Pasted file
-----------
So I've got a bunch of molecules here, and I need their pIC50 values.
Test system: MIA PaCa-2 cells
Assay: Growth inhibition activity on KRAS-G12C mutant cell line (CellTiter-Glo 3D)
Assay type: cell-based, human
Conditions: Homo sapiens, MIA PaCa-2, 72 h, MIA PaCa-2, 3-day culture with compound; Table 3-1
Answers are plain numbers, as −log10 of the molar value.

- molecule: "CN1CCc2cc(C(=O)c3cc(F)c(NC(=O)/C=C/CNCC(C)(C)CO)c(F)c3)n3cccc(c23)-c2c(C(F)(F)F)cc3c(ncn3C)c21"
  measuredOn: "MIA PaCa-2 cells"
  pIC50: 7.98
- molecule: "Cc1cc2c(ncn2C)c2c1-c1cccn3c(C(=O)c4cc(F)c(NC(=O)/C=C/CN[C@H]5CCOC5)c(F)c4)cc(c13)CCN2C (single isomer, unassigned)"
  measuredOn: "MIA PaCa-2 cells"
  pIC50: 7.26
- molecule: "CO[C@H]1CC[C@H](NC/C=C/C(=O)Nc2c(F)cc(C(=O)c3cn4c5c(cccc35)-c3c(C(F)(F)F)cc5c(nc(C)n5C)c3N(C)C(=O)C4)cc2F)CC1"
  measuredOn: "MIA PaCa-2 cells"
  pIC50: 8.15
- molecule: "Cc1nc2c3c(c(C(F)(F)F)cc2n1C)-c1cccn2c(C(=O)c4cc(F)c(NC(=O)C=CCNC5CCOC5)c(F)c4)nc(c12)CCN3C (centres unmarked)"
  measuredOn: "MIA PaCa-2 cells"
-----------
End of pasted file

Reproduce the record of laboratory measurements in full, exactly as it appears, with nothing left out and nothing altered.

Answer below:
So I've got a bunch of molecules here, and I need their pIC50 values.
Test system: MIA PaCa-2 cells
Assay: Growth inhibition activity on KRAS-G12C mutant cell line (CellTiter-Glo 3D)
Assay type: cell-based, human
Conditions: Homo sapiens, MIA PaCa-2, 72 h, MIA PaCa-2, 3-day culture with compound; Table 3-1
Answers are plain numbers, as −log10 of the molar value.

- molecule: "CN1CCc2cc(C(=O)c3cc(F)c(NC(=O)/C=C/CNCC(C)(C)CO)c(F)c3)n3cccc(c23)-c2c(C(F)(F)F)cc3c(ncn3C)c21"
  measuredOn: "MIA PaCa-2 cells"
  pIC50: 7.98
- molecule: "Cc1cc2c(ncn2C)c2c1-c1cccn3c(C(=O)c4cc(F)c(NC(=O)/C=C/CN[C@H]5CCOC5)c(F)c4)cc(c13)CCN2C (single isomer, unassigned)"
  measuredOn: "MIA PaCa-2 cells"
  pIC50: 7.26
- molecule: "CO[C@H]1CC[C@H](NC/C=C/C(=O)Nc2c(F)cc(C(=O)c3cn4c5c(cccc35)-c3c(C(F)(F)F)cc5c(nc(C)n5C)c3N(C)C(=O)C4)cc2F)CC1"
  measuredOn: "MIA PaCa-2 cells"
  pIC50: 8.15
- molecule: "Cc1nc2c3c(c(C(F)(F)F)cc2n1C)-c1cccn2c(C(=O)c4cc(F)c(NC(=O)C=CCNC5CCOC5)c(F)c4)nc(c12)CCN3C (centres unmarked)"
  measuredOn: "MIA PaCa-2 cells"